The Elaborate Operation of Darting Wildlife
Photo Credit: Colleen Begg/Niassa Lion Project
If you’re an animal lover, odds are you’ve seen footage of wildlife conservationists deep in the field with dart guns trying to tranquilize wild animals. It may seem like an easy, quick process, and it may even seem alarming, but this is an important and relatively safe part of working with wildlife. From time to time, conservationists must incapacitate an animal to carry out operations that would be harder or even impossible to do while they’re awake. This could be anything from helping injured animals or putting GPS collars on wildlife for tracking purposes.
In Zimbabwe, for example, painted dogs often get caught in wire bushmeat snares which can dig into their skin causing lethal wounds; when Painted Dog Conservation discovers a dog with a snare wrapped around its neck they will dart the animal so they can safely remove it, clean the wound, and make sure the dog receives antibiotics. In Peru, Spectacled Bear Conservation were the first conservationists to put a GPS tracking collar onto a spectacled bear, this gave them extraordinary information on bear behavior and biology that is essential for bear conservation. Niassa Lion Project in Mozambique similarly tranquilizes lions to provide thorough physical inspections for health issues in places like the teeth or the paws that might not be visible to the naked eye. This kind of invaluable information is only possible to achieve by safely darting an animal so it can fall asleep for a limited amount of time. But just how complicated is this? It’s far more complicated than the quick knockout that we’ve all seen in cartoons or movies.
There are a wide variety of conditions to keep in mind to ensure the safety of both wildlife and the humans involved with the operation. Species, size, age, health, stomach contents (to make sure the animal doesn’t throw up and asphyxiate), and even the animal’s mood are just a few of the factors that can affect sedation. Hitting a mark with a dart can be notoriously inaccurate as it’s prone to losing its trajectory from minute environmental changes in temperature, humidity, and wind. Not only that, the feathered projectile moves slowly like a shuttlecock, quite often the animal can be out of the way before it even reaches the target. The dart itself is a ballistic syringe, which is fired with compressed gas from a non-lethal rifle and activated by the momentum of a steel ball in the syringe that pushes the plunger down and injects the animal upon impact. The best spot to aim for that would cause the least amount of pain would be a strong, muscled area like the rump or the thigh. Even though it is a non-lethal projectile, it would be painful to hit a sensitive part of the body. The effects are never instantaneous and may take up to an hour for the drugs to kick in. Before that, the animals can become more agitated and even hostile but you would be too if you were just minding your own business and got hit with a dart. The conservationists stay on guard to protect themselves but will still follow the animal closely to make sure that it doesn’t wander away and land in an unsafe location such as a pool of water or try to climb up a tree where it might lose its balance and hurt itself.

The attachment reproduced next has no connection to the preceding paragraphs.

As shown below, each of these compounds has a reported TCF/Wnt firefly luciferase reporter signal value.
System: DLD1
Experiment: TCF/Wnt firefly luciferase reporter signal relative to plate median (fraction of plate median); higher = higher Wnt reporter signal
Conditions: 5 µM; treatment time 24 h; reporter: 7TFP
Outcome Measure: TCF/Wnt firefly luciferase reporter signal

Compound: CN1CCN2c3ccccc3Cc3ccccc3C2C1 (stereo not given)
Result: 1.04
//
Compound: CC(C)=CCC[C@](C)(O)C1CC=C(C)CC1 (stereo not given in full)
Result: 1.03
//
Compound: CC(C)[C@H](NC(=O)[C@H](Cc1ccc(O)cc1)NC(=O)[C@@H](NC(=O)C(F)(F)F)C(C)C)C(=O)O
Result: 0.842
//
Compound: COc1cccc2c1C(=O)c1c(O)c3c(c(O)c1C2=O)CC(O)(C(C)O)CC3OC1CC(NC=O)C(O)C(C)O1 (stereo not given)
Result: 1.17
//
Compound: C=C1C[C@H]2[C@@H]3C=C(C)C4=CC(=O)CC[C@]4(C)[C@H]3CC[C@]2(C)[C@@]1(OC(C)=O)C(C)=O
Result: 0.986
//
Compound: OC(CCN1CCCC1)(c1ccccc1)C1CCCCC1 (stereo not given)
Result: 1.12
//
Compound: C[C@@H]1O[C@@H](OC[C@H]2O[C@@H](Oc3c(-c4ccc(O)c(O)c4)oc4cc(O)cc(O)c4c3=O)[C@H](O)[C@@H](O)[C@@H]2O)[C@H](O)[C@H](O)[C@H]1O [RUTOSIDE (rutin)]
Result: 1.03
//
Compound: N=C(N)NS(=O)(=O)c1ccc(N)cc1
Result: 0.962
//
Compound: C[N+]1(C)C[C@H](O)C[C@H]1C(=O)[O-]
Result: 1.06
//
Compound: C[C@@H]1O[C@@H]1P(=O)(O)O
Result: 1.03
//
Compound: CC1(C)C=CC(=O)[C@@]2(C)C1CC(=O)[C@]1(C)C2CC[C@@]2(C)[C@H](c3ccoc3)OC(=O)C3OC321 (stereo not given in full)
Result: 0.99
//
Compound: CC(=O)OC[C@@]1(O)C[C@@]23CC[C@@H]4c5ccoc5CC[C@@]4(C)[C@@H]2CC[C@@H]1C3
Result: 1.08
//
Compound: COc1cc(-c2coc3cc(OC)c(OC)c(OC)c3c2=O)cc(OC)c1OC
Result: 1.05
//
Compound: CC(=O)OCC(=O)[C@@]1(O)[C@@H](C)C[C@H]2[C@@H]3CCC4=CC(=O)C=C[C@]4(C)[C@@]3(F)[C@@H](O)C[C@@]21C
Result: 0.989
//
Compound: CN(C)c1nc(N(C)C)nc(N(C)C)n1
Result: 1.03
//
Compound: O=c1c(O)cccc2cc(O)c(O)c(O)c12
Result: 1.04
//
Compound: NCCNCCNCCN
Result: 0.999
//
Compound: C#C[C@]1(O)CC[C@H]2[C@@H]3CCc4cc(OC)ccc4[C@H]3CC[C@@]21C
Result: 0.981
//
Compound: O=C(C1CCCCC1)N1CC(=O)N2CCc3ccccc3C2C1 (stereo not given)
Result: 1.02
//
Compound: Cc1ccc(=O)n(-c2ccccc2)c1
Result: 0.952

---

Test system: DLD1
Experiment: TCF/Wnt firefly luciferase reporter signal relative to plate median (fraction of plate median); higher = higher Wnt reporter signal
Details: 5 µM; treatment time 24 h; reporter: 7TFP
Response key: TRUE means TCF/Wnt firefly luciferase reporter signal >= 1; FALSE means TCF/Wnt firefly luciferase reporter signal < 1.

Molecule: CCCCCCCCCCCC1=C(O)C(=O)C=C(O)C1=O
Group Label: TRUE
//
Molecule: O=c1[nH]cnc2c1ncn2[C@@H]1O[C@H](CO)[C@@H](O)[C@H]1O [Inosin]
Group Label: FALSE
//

After the animal is asleep, conservationists will continue to monitor its vital signs, making sure it doesn’t overheat and can get enough oxygen. Conservationists make great efforts to ensure the safety of animals they dart, and again, they only tranquilize wildlife when it’s absolutely necessary to do so.
A lion in Mozambique is given a thorough examination and photographs are taken while he's down for the count to help them identify his face more easily in the future.
Darting is a risky process, one that requires conservationists to be stealthy, patient, and alert for the entire duration of the operation. But our conservationist partners and their teams are professionals who take the job seriously and do their best to make the process as smooth and seamless as possible. Conservationists use their expert knowledge and skill for the good of the individual animal and for the protection of the species as a whole. They’re able to do hands on examinations that can keep the animal as a healthy part of the ecosystem and they can use radio collars to monitor how wildlife is using the habitat they live in. After a successful operation, the animal will wake up about an hour later, a little groggy and confused but otherwise unharmed. They’ll wander back to the wilderness and return to their daily routine, a little better than they were before thanks to people who care about them.